The transatlantic trade deal U.S. President Donald Trump is offering U.K. Prime Minister Theresa May will ultimately prove easy to promise and hard to deliver.
That’s the warning of business leaders and trade analysts after Trump told May last week that the post-Brexit accord she hankers after can be lined up "very, very quickly."
The challenge for the U.K. with talks set to begin this month is that America boasts more leverage and negotiating know-how than the U.K. does. That will potentially force May to compromise on areas such as financial regulation and food standards to land the agreement she needs.
“The U.K. must be absolutely desperate to demonstrate that it’s able to get something from the United States,” said Peter Holmes, an economist at the Trade Policy Observatory, a research group. “The U.S. will make demands that even a desperate British government won’t be able to accede to.”
While the U.K. can’t formally sign deals with other countries until it leaves the EU in March 2019, it can prepare the groundwork in the hope of ratifying them soon after. Conversations with the U.S. are set to begin on July 24.
Trade between the U.S. and the U.K amounted to a surplus 37 billion pounds ($47.6 billion) a year as of 2015, according to Britain's statistics office. By contrast, the U.S. Bureau of Economic Analysis calculated a surplus of $11.9 billion in the same year, providing an awkward starting point, with both countries claiming to export more than they import from each other.
“The U.S.A. has one of the best negotiating teams in the world in terms of trade deals,” Paul Drechsler, president of the Confederation of British Industry, a lobby group, told Sky News. “We don’t want to walk into a bear hug and I would be wary of trying to be too fast. A trade deal is a dog-eat-dog activity; it’s not a diplomatic activity.”
The U.K. may already have a taste of things to come from the inability of the EU and U.S. to agree a trade deal. Those talks have been on hold since Trump took power in January amid differences over data privacy and the rolling back of financial regulations among other issues.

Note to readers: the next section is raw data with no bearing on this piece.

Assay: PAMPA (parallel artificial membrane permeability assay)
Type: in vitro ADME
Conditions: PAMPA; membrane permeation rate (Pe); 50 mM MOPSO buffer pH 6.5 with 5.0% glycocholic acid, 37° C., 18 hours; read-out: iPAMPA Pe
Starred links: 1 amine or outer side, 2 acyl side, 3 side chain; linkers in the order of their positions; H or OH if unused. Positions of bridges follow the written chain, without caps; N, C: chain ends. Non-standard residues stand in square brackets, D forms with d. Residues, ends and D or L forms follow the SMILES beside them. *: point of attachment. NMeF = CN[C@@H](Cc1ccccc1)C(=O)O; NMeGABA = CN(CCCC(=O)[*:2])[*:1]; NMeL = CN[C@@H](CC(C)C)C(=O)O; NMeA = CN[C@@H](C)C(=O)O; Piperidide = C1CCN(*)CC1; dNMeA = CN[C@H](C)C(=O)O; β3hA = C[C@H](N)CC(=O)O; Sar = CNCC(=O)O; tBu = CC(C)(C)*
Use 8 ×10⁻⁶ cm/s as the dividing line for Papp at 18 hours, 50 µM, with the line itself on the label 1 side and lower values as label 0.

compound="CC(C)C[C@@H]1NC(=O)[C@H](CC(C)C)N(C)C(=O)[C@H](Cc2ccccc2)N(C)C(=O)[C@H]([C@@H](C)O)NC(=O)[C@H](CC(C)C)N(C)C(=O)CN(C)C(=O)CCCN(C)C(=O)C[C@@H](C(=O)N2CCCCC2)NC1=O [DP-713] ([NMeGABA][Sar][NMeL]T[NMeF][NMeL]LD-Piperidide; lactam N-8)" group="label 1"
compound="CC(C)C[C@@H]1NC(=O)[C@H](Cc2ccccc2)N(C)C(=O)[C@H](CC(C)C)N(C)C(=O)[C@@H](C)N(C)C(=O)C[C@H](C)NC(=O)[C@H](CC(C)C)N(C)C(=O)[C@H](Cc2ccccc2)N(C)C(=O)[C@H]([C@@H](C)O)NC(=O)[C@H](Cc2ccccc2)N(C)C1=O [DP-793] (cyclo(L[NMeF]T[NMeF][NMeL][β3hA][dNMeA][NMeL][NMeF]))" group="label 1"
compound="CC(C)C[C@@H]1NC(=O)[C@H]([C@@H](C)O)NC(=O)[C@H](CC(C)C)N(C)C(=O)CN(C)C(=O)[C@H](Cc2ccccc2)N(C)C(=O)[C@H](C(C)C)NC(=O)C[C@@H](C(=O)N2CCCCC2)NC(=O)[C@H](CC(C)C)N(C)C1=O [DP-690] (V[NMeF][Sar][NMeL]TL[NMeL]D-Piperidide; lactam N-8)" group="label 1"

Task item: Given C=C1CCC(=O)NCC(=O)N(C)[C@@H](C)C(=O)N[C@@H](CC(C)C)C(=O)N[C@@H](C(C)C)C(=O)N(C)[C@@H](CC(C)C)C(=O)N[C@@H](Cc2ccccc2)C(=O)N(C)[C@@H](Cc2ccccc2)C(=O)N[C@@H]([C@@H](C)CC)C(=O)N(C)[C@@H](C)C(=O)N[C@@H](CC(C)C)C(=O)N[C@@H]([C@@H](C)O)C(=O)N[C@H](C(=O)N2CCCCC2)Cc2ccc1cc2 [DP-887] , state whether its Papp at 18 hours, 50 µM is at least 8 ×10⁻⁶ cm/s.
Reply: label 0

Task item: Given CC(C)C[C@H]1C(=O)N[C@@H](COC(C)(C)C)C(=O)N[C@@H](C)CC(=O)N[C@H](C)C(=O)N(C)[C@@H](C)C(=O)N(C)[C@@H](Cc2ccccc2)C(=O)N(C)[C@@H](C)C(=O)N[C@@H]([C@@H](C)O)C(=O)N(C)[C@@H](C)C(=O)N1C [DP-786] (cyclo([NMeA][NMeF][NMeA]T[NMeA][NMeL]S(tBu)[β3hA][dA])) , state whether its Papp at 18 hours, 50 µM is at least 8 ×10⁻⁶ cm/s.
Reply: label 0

“You’re starting from the same point and the same issues are going to come up,” said Joseph Francois, managing director of the World Trade Institute, a group at the University of Bern.
“There are bigger potential gains from doing a deal with Europe than with the U.K. on its own, just because Europe is a bigger market,” said Thomas Sampson, an economist at the Centre for Economic Performance. “The flip side of that would be that because the U.K. is just one country rather than a block of 27 countries it should have more flexibility.”
The U.K. is already viewing a pact as a way for London-based banks to secure easy access to Wall Street, according to International Trade Secretary Liam Fox. Yet that might require the U.K. to accept weaker rules on finance, less than 10 years after the financial crisis.
Agriculture could also emerge as a sticking point, according to Holmes.
“You can see a Trump administration coming to the U.K. and demanding a loosening of sanitary regulations on food, demanding that the U.K. allow hormone-treated beef to be sold in the U.K. and for the U.K. to accept GM crops,” he said. “There will be quite a reaction against it.”
Another wrinkle could emerge if the U.S. tries to win access for its companies to Britain’s state-run health service. May declined to say in January whether the National Health Service would be off-limits for a trade deal although June’s election may mean she has less room to maneuver on that now.
Still, the effort will be worth it, said Gregor Irwin, chief economist at Global Counsel, a consultancy.
He identified the U.S. as one of the U.K.’s prime targets for striking a deal. He calculated that the total value of U.S. imports expanded faster than those of other major economies between 2010 and 2015 and that although the U.S. has modest average tariff barriers with the U.K., the scale of trade means current barriers are still significant.